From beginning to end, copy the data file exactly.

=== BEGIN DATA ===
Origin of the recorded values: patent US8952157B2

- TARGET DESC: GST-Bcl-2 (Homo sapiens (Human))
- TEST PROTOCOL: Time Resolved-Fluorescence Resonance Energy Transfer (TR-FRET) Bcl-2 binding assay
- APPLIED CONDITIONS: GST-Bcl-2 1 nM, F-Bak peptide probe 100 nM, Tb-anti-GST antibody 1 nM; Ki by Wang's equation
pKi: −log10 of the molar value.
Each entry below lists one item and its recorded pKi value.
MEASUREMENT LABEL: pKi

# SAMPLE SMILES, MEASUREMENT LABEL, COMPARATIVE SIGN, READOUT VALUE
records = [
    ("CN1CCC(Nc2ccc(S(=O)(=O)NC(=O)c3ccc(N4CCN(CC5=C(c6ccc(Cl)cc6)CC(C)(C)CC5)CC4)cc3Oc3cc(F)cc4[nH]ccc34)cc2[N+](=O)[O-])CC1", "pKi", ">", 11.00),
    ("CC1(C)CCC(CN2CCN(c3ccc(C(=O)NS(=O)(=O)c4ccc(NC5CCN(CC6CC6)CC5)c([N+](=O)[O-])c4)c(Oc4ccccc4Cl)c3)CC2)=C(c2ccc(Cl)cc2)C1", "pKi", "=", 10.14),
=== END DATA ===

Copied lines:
Origin of the recorded values: patent US8952157B2

- TARGET DESC: GST-Bcl-2 (Homo sapiens (Human))
- TEST PROTOCOL: Time Resolved-Fluorescence Resonance Energy Transfer (TR-FRET) Bcl-2 binding assay
- APPLIED CONDITIONS: GST-Bcl-2 1 nM, F-Bak peptide probe 100 nM, Tb-anti-GST antibody 1 nM; Ki by Wang's equation
pKi: −log10 of the molar value.
Each entry below lists one item and its recorded pKi value.
MEASUREMENT LABEL: pKi

# SAMPLE SMILES, MEASUREMENT LABEL, COMPARATIVE SIGN, READOUT VALUE
records = [
    ("CN1CCC(Nc2ccc(S(=O)(=O)NC(=O)c3ccc(N4CCN(CC5=C(c6ccc(Cl)cc6)CC(C)(C)CC5)CC4)cc3Oc3cc(F)cc4[nH]ccc34)cc2[N+](=O)[O-])CC1", "pKi", ">", 11.00),
    ("CC1(C)CCC(CN2CCN(c3ccc(C(=O)NS(=O)(=O)c4ccc(NC5CCN(CC6CC6)CC5)c([N+](=O)[O-])c4)c(Oc4ccccc4Cl)c3)CC2)=C(c2ccc(Cl)cc2)C1", "pKi", "=", 10.14),